While the Big East continues to change, league officials stress unity

by | CBSSports.com College Football Insider
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Connecticut Gov. Dannel P. Malloy admitted that UConn is interested in joining the ACC. (US Presswire)  
Connecticut Gov. Dannel P. Malloy admitted that UConn is interested in joining the ACC. (US Presswire)  

PONTE VEDRA BEACH, Fla. -- Almost exactly one year ago, Connecticut basketball coach Jim Calhoun emerged from the Big East's spring meetings at the Ponte Vedra Inn and Club and promptly predicted the league's demise.

Not immediately, but in the very near future.

"My own personal opinion -- and I won't probably see this -- in the next couple of years, four or five years down the road, I think you'll see a separation [of the football and non-football membership]," Calhoun said last year. "I think it's inevitable."

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Since Calhoun's statement the following has happened to the Big East:

  TCU and West Virginia have left the league. TCU never competed in the league but football coach Gary Patterson actually attended last year's Big East meetings with his right ring finger displaying a giant Rose Bowl championship ring.

  Syracuse and Pittsburgh, without the knowledge of any Big East official or member school, had discussions with the ACC before announcing they were leaving to the ACC. League officials first found out the Orange and Panthers were leaving from CBSSports.com.

  Because of the secrecy involving the moves of Pitt and Syracuse, Louisville athletic director Tom Jurich is upfront with other league representatives and tells them if the Cardinals get an invite to the Big 12, the Cardinals will accept.

  Connecticut Gov. Dannel P. Malloy admitted that UConn is interested in joining the ACC.

  After West Virginia announced it was leaving, Rutgers released a statement from athletic director Tim Pernetti about Rutgers' worth in conference realignment. In the 109-word statement, "Big East" wasn't mentioned once.

  The Big East was forced to bring back Temple, a school that was kicked out of the league for not being competitive, to insure the league had eight football members this fall.

  And then on Monday, Calhoun, who didn't attend this year's meetings, missed Notre Dame basketball coach Mike Brey admitting the Fighting Irish have "contingency plans" if they leave the Big East and Mountain West commissioner Craig Thompson confirmed Boise State had talks with the league because the Broncos were reconsidering joining the Big East.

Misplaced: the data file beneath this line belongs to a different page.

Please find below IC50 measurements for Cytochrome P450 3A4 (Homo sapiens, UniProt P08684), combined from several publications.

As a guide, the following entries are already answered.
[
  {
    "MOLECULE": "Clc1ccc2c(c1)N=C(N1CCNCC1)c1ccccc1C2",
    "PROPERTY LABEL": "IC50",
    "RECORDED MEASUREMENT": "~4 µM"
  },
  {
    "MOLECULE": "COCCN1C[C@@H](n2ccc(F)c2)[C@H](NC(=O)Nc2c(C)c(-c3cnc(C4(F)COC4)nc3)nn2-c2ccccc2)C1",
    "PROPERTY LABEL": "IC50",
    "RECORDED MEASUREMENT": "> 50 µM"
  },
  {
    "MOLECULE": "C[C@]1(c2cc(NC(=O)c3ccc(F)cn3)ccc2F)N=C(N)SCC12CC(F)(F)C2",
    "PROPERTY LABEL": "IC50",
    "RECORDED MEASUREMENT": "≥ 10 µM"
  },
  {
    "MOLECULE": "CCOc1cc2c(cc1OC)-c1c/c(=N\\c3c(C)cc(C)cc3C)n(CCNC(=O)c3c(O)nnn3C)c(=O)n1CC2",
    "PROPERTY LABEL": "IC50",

If the Big East really wants to increase the value of its upcoming media rights deal, they should include a weekly reality show: "Athletic Directors of the Big East." Talk about must see TV!

"This is the world we live in," Big East interim commissioner Joe Bailey said. "Change is the new normal."

Bailey, by the way, is heading this year's meetings because former commissioner John Marinatto was forced to resign.

Still on Monday, every Big East coach, athletic director and league official all made sure to stress in interviews the same message: the future is positive and the league is more together, more connected.

UConn women's basketball coach Geno Auriemma admitted that Sunday's Big East reception, attended by more than 100 individuals from the large contingent of member schools, was, uh, unique.

"You've got people who are here, but they don't really vote," Auriemma said. "Then you've got people who aren't here who are going to be playing this year. It's just the most unusual situation I've ever been a part of. It's the normal now. This is what we have, this is who we are. This is our brand."

What's happening with the Big East -- schools bolting for other leagues -- has become commonplace across the country. In the past two years, all 11 FBS conferences have added new members and only four leagues -- the SEC, Big Ten, Pac-12 and ACC -- have not lost any members in that time.

"You read all these reports that come out," Auriemma said. "Every week some rumor about some school talking to some conference and because of that everyone up in Connecticut goes 'What's that mean for us?'

"That never happened before. Somebody in the Big 12 decides this is what I want to do and everyone in the Big East goes 'Holy [crap]! What's this mean for us?' How did that happen? It's the craziest thing."

Crazy is a school located in San Diego leaving a regional conference and joining a different one with its headquarters all the way across the country to improve the financial situation of its athletic department.

"It can happen anywhere," San Diego State athletic director Jim Sterk said about all of the uncertainty in the college landscape. "It can happen in the Mountain West, it happened there. I think you have to make the best decisions at the time and of the circumstances that you know and what we're doing is in the best decision for our university."

Bailey called it "a dynamic situation, it's not static."

"What may look to be appealing one day may not necessarily be as appealing the next day," Bailey said. "You have to sort of think in terms of the landscape and everything probably will change a little bit in terms as what the Big East projects as an image is concerned.

"I would say rather than to worry about whether you're going to keep people, you want them to want to stay with you because, guess what, at the end this is better for you, your institutions, your consumers."

Auriemma said it can be awkward sitting in a meeting with other individuals whose schools would prefer to be in another league -- or are trying to get in another league.

"It's a shame," Auriemma said. "That's why when these people make these moves, you don't want to come out as being critical and say anything publicly or [suggest] they turned their back because your president could do the same thing tomorrow."

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